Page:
Jamestown is a Fertile Source of Story

For the last few days I’ve been researching the beginning of the Jamestown colony, because I’ve been tossing around the idea of basing a story around similar events. (I know, everyone else has done it — Disney, James Cameron — so why not me? It’s a freakin’ timeless story after all, even if you totally leave out the whole John Smith/Pocahontas angle.)

Actually “researching” is probably not the right word. “Voraciously obsessed with reading about” is probably more accurate. I can understand why it’s been a popular story for all these years. It’s the perfect storm of human drama, all rolled into a 5-10 year period.

If you’re curious about digging into the Jamestown story, I suggest you avoid Wikipedia for anything but a basic overview. It is disjointed and filled with inaccuracies and discrepencies when you look too closely. (The entry for Edward Wingfield is pure propaganda.) I recommend a book called _Love and Hate in Jamestown_ by David Price which essentially takes all of the data we have about Jamestown and compiles it into a very readable, if somewhat pro-John Smith, narrative. It does include some editorializing and speculation but for the most part it sticks with the facts as I’ve discovered them. I also recommend _The Jamestown Adventure: Accounts of the Virginia Colony, 1605-1614_ by Ed Southern which contains (edited) first-hand accounts written by colonists. (In which you will learn that “divers” [diverse, or various] was an extremely popular word back then.)

I’m doing all of this, by the way, because borrowing from actual history is apparently a time-honored tradition among fantasy authors. _Game of Thrones_, as I’m sure you know, is based on the events of the War of the Roses. (Even the names of the Starks and Lannisters bear a striking resemblence to the Yorks and Lancasters.) _The Curse of Chalion_, which I was reading before I got sidetracked on Jamestown, is apparently based on the lives of Isabella I of Castile and Ferdinand II of Aragon, the unifiers of Spain.

Speaking of Spain, another interesting historical event that I’ve investigated for story material is the War of the Spanish Succession (1701–1714). That research is probably what led me to set Airworld in roughly that time period.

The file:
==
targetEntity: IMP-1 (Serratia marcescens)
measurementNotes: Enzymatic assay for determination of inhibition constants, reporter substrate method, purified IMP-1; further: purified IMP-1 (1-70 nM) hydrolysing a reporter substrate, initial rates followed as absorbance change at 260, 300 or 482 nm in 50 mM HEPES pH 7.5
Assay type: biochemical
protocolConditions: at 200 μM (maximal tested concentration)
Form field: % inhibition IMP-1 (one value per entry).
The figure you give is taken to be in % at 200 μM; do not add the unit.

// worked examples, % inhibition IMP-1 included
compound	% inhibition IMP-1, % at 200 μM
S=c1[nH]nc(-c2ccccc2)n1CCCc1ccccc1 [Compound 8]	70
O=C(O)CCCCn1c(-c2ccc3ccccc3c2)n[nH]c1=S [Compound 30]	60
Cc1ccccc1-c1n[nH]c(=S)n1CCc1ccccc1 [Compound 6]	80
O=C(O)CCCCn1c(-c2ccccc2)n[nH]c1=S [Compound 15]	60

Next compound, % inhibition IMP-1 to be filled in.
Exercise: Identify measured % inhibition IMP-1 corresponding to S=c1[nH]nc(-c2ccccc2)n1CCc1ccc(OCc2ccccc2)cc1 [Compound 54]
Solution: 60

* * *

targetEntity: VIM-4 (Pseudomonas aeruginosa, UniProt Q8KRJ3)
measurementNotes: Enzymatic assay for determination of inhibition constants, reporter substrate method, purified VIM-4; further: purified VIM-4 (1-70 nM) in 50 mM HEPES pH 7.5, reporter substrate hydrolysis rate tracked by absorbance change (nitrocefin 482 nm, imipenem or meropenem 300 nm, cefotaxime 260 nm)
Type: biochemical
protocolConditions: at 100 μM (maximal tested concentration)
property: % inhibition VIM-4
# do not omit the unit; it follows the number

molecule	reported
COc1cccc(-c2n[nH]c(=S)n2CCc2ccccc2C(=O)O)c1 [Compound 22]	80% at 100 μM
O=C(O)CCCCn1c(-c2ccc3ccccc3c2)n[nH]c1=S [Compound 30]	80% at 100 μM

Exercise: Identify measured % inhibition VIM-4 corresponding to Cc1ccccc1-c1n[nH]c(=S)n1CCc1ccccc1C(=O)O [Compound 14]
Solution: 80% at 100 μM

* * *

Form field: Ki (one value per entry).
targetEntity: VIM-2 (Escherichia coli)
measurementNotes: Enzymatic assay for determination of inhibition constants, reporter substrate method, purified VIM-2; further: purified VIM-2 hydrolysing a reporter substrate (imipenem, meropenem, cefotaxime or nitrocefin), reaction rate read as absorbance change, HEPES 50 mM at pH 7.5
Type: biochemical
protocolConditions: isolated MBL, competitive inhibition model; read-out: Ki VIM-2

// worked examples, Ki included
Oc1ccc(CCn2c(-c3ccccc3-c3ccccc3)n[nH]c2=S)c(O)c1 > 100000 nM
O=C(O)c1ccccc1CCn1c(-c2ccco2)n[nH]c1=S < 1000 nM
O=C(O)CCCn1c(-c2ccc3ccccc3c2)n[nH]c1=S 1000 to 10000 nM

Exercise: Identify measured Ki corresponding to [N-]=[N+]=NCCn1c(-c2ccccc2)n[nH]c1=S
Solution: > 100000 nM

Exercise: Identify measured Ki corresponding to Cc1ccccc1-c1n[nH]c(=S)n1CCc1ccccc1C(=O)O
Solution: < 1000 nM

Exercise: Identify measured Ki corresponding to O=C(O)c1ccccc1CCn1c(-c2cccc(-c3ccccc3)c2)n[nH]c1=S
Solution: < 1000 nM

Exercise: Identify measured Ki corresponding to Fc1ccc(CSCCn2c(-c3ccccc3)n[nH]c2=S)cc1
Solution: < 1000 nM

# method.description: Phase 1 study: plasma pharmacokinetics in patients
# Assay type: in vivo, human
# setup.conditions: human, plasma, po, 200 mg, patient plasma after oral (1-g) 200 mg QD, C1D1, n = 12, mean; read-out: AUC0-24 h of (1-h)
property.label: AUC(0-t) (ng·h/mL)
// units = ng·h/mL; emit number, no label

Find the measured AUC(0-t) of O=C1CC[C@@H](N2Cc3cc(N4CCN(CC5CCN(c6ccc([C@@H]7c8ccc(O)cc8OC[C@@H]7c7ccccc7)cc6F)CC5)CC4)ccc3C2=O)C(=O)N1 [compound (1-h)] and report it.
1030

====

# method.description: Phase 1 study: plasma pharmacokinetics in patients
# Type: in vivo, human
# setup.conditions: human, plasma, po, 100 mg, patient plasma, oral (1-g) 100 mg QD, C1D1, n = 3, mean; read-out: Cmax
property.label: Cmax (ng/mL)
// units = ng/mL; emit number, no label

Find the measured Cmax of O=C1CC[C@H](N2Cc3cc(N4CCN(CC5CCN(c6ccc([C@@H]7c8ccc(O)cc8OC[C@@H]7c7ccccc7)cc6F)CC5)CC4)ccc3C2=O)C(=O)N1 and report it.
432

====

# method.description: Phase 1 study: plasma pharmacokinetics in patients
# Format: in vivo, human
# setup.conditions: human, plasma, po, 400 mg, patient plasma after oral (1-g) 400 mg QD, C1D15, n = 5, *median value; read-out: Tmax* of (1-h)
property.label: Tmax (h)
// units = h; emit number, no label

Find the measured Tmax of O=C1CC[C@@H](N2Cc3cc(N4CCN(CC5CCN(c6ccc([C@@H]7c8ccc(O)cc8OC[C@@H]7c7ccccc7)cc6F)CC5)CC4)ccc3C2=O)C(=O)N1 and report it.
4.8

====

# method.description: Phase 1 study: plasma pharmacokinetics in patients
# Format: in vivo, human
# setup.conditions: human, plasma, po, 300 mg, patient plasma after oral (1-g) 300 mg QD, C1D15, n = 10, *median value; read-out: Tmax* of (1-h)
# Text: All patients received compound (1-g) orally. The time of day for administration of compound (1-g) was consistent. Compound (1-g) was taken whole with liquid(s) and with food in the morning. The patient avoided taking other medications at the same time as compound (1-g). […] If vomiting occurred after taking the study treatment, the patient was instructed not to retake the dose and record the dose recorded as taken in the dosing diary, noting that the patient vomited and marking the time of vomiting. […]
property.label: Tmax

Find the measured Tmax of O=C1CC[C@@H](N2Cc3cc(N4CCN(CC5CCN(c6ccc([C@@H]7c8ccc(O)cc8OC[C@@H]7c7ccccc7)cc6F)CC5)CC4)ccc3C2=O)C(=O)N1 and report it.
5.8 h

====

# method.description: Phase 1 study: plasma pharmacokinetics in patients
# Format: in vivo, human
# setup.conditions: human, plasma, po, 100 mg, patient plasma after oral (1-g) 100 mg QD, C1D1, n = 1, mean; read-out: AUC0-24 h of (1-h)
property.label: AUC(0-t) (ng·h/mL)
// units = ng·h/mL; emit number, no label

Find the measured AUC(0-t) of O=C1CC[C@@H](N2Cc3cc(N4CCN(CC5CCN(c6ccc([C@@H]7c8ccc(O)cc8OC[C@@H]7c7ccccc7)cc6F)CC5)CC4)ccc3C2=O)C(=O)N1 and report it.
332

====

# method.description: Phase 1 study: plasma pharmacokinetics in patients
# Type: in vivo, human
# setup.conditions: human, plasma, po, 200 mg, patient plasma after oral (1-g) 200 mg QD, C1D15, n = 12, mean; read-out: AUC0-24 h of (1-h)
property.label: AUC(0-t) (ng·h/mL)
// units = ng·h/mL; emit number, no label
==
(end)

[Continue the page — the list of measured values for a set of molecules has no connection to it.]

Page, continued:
He Had His Liberty

What does “he had his liberty” mean?

The Jamestown Adventure

What does “he had his liberty” mean? Say, in the early 17th century?

I came across it reading Edward Wingfield’s account of his removal from the first Council in Jamestown in 1607, in the book The Jamestown Adventure. (Edward Wingfield could be considered the first elected governor of Virginia. Or the first elected president of North America. Or something along those lines.)

“… Mister Kendall, taken from thence, had his liberty, but might not carry arms.”

I am not sure what that means. Does that mean George Kendall was set free or that he was executed? “Liberty” would sort of imply the former, but maybe it means, you know, liberty from this mortal coil. Or something Shakespearean like that. I am confused because I thought that Kendall was executed in Jamestown. Maybe it means he had a trial. Maybe it was a trial by dueling pistols, but they didn’t allow him to have a pistol (“but might not carry arms”).

I Googled for other examples, and they all seem equally ambiguous.

I hate it when the Internet does not contain the knowledge I seek.

Oh, Wikipedia says George Kendall was executed by firing squad … but a year after Wingfield was removed, so that doesn’t really fit the above events. (Wikipedia, just so you know, is awful about the details of early Jamestown. Dates and names and places are all over the map.)

Wait, now I think I understand. Kendall was set free, but he was not allowed to carry a weapon afterward. Then, a year later, he did something else which got him executed. Maybe?